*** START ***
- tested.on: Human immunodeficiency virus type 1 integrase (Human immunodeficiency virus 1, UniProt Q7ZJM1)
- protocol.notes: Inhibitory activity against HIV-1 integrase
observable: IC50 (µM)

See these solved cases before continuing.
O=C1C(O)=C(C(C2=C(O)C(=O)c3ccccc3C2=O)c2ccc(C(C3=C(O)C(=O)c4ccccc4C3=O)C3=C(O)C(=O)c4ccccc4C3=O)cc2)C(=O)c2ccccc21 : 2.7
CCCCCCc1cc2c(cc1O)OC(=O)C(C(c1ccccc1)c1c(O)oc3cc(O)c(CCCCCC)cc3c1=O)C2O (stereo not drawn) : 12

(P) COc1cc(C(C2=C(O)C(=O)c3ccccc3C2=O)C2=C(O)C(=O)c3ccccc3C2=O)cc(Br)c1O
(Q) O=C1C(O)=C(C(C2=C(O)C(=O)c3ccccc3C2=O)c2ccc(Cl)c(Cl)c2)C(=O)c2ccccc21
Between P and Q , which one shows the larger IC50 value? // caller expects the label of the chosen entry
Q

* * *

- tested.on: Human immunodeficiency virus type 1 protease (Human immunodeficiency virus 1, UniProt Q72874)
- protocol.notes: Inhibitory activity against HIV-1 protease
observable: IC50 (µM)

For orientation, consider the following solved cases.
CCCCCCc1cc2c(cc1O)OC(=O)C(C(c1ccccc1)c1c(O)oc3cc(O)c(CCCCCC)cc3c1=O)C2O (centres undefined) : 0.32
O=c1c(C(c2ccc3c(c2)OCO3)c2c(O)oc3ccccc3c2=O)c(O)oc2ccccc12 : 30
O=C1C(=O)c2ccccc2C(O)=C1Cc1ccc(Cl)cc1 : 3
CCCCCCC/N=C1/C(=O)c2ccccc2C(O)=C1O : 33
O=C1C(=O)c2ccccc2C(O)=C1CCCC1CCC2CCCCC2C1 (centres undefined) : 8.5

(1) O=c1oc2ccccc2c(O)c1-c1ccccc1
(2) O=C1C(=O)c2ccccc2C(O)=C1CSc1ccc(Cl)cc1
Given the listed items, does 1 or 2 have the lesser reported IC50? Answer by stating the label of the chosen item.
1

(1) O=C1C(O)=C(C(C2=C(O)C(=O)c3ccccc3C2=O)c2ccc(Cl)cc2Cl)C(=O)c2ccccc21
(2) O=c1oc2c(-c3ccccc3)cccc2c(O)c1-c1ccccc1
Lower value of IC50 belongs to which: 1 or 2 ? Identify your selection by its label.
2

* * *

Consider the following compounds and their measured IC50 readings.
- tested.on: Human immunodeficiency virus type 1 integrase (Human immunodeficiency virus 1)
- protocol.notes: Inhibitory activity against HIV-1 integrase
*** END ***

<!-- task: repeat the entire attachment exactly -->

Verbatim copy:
- tested.on: Human immunodeficiency virus type 1 integrase (Human immunodeficiency virus 1, UniProt Q7ZJM1)
- protocol.notes: Inhibitory activity against HIV-1 integrase
observable: IC50 (µM)

See these solved cases before continuing.
O=C1C(O)=C(C(C2=C(O)C(=O)c3ccccc3C2=O)c2ccc(C(C3=C(O)C(=O)c4ccccc4C3=O)C3=C(O)C(=O)c4ccccc4C3=O)cc2)C(=O)c2ccccc21 : 2.7
CCCCCCc1cc2c(cc1O)OC(=O)C(C(c1ccccc1)c1c(O)oc3cc(O)c(CCCCCC)cc3c1=O)C2O (stereo not drawn) : 12

(P) COc1cc(C(C2=C(O)C(=O)c3ccccc3C2=O)C2=C(O)C(=O)c3ccccc3C2=O)cc(Br)c1O
(Q) O=C1C(O)=C(C(C2=C(O)C(=O)c3ccccc3C2=O)c2ccc(Cl)c(Cl)c2)C(=O)c2ccccc21
Between P and Q , which one shows the larger IC50 value? // caller expects the label of the chosen entry
Q

* * *

- tested.on: Human immunodeficiency virus type 1 protease (Human immunodeficiency virus 1, UniProt Q72874)
- protocol.notes: Inhibitory activity against HIV-1 protease
observable: IC50 (µM)

For orientation, consider the following solved cases.
CCCCCCc1cc2c(cc1O)OC(=O)C(C(c1ccccc1)c1c(O)oc3cc(O)c(CCCCCC)cc3c1=O)C2O (centres undefined) : 0.32
O=c1c(C(c2ccc3c(c2)OCO3)c2c(O)oc3ccccc3c2=O)c(O)oc2ccccc12 : 30
O=C1C(=O)c2ccccc2C(O)=C1Cc1ccc(Cl)cc1 : 3
CCCCCCC/N=C1/C(=O)c2ccccc2C(O)=C1O : 33
O=C1C(=O)c2ccccc2C(O)=C1CCCC1CCC2CCCCC2C1 (centres undefined) : 8.5

(1) O=c1oc2ccccc2c(O)c1-c1ccccc1
(2) O=C1C(=O)c2ccccc2C(O)=C1CSc1ccc(Cl)cc1
Given the listed items, does 1 or 2 have the lesser reported IC50? Answer by stating the label of the chosen item.
1

(1) O=C1C(O)=C(C(C2=C(O)C(=O)c3ccccc3C2=O)c2ccc(Cl)cc2Cl)C(=O)c2ccccc21
(2) O=c1oc2c(-c3ccccc3)cccc2c(O)c1-c1ccccc1
Lower value of IC50 belongs to which: 1 or 2 ? Identify your selection by its label.
2

* * *

Consider the following compounds and their measured IC50 readings.
- tested.on: Human immunodeficiency virus type 1 integrase (Human immunodeficiency virus 1)
- protocol.notes: Inhibitory activity against HIV-1 integrase